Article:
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Personal Finance

The wisdom of Charlie Munger

5 Munger quotes to make you a better investor.


Charlie Munger passed away today at 99 years of age. Munger is perhaps best known for his association with Warren Buffett but his influence over Buffett is underappreciated. Before meeting Munger, Buffett was a classic value investor.

Buffett practiced what was coined as cigar butt investing where he bought dirt cheap companies with ‘one puff’ left. He was able to profit off of these investments and earned enviable returns until the bull market of the 1960s started. As valuation levels steadily rose Buffett’s approach was no longer viable. He decided to give up and ended the Buffett Partnership telling his investors that he no longer understood what was happening with markets.

Buffett and Munger had been introduced at a dinner in Omaha in 1959. Munger was a lawyer who had graduated at the top of his Harvard Law School class but his attention slowly shifted to investing in shares and real estate. Soon Buffett and Munger were on the phone every day talking about investing. And Buffett credits Munger as the originator of the Berkshire Hathaway investment approach.

The new approach was no longer based on finding dirt cheap companies. Instead, Buffett and Munger focused on finding great businesses with sustainable competitive advantages and fair valuation levels. They would then aim to hold them forever.

Below are some of my favourite Munger quotes along with my interpretation of the lessons investors can take from them.

“The big money is not in the buying and the selling, but in the waiting.”

Humans are action oriented. It is in our DNA. And in most endeavours action yields the best results. Investing is a little different. Patience is the key to success.

The issue investors run into is that being patient means going against our instincts and the enabling technology that bombards us with data and breaks down any friction to trading.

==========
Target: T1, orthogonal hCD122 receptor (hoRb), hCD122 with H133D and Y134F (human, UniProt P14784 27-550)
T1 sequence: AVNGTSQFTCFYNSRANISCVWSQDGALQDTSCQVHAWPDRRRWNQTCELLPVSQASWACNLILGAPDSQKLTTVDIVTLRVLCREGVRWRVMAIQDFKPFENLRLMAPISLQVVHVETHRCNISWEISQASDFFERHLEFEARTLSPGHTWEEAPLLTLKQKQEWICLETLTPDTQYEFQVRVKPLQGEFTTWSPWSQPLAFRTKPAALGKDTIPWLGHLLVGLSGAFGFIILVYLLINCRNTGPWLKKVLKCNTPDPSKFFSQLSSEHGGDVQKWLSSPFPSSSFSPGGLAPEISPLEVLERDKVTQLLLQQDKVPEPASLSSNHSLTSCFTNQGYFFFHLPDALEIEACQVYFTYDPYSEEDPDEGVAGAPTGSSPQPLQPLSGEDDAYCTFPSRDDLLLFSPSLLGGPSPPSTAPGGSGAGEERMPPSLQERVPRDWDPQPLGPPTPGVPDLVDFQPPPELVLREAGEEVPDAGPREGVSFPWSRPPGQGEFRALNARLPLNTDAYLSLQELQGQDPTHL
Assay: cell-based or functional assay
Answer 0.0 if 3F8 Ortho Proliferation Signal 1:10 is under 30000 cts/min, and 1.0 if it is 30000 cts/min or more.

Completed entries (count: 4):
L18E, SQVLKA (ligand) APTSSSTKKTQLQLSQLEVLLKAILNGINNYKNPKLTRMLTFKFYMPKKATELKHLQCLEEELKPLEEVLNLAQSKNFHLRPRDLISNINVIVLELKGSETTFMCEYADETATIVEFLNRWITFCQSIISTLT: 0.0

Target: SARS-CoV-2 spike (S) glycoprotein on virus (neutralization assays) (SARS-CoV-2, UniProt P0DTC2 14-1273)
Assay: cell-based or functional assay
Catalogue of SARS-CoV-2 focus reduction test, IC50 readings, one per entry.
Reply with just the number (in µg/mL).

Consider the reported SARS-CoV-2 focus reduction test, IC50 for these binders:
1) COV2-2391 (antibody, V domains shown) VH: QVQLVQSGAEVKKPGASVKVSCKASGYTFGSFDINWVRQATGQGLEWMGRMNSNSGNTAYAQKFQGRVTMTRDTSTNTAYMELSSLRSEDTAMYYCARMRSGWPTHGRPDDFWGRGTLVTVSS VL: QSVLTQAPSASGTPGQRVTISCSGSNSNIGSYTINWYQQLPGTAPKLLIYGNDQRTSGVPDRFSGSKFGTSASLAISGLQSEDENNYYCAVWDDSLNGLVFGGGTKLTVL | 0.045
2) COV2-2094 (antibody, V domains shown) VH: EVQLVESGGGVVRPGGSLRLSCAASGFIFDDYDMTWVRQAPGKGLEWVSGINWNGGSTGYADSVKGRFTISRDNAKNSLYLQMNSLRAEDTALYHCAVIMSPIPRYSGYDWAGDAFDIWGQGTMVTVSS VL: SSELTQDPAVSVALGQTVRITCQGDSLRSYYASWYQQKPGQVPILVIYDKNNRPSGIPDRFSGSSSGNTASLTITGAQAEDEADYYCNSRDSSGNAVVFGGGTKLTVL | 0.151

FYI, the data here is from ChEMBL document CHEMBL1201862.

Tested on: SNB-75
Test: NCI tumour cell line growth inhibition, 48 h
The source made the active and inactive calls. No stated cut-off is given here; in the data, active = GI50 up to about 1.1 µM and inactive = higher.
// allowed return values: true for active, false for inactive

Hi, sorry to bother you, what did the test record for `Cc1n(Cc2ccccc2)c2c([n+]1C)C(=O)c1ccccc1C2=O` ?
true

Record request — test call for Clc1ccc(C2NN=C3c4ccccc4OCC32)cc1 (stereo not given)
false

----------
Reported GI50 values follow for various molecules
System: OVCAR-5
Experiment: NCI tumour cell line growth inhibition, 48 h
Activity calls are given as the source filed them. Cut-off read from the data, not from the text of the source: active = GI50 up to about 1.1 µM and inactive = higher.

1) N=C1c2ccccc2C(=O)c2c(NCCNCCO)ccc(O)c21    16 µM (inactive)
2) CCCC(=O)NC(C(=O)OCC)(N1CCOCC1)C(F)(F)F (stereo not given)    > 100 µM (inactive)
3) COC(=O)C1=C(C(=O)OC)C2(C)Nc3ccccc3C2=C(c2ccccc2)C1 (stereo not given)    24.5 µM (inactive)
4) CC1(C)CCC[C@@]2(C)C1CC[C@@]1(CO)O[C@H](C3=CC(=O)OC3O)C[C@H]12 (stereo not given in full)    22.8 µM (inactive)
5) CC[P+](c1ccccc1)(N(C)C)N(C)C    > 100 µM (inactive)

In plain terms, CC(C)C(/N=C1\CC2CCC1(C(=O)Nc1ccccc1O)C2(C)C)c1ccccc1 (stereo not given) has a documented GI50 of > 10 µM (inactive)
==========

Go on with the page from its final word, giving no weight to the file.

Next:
Simply understanding that patience is the key to success is likely not enough. Putting structure around decision making will help you to profit from Munger’s wisdom in your own portfolio. Start by defining your goals and an investment strategy that includes the criteria for selecting investments and trading.

“Like Warren, I had a considerable passion to get rich, not because I wanted Ferraris – I wanted independence. I desperately wanted it..”

People keep telling me they don’t have a favourite child. As an only child with no children of my own I will have to take their word on it. There is nothing stopping anyone from having a favourite Munger quote. And this is mine.

Munger’s fortune was recently estimated at $2.6 billion. That is a lot of independence. But what has always inspired me to save and invest was gaining independence. And it is a journey.

At first it was just having an emergency fund so I knew I could cover unexpected expenses. Then I wanted to have more spending money to go out for a meal when I wanted and to start traveling. My goal now is to get to a point where I’m not reliant on my fortnightly pay check to pay for my life – whether I choose to stop working or not.

What we all have to ask ourselves is if we want to look rich to people we don’t know or be independent to pursue the life we want. Munger choose the later.

“There is no better teacher than history in determining the future… There are answers worth billions of dollars in a history book.”

We all believe we live in a unique time. That the challenges we face as a society and on an individual level are distinct. In reality the same patterns are repeated throughout history.

A starting point for an investor looking to navigate current market conditions is to look to the past. And what worked in the past is likely ignoring all the noise and just focusing on the things that can be controlled – minimising taxes, minimising fees and sticking with great companies over the long-term.

“A majority of life’s errors are caused by forgetting what one is really trying to do.”

Most investors don’t know what they are trying to achieve. And no ‘getting rich’ doesn’t count. Figuring out what you are trying to accomplish is a pre-requisite for understanding how to do it.

We have more investment choices than we need. And each of these choices has an articulate advocate making a compelling case of why something is a great opportunity. It is no wonder that investors ping pong between different strategies and investment products.

Take a breath. Spend some time thinking about your end goal and what is needed to accomplish it. You’ll know you have a well defined approach when you are able to ignore most of the pitches we are constantly bombarded with.

“Envy is a really stupid sin because it’s the only one you could never possibly have any fun at. There’s a lot of pain and no fun. Why would you want to get on that trolley?”

This one is self-explanatory. Live a life on your own terms that other people can envy. Something that Charlie Munger accomplished.



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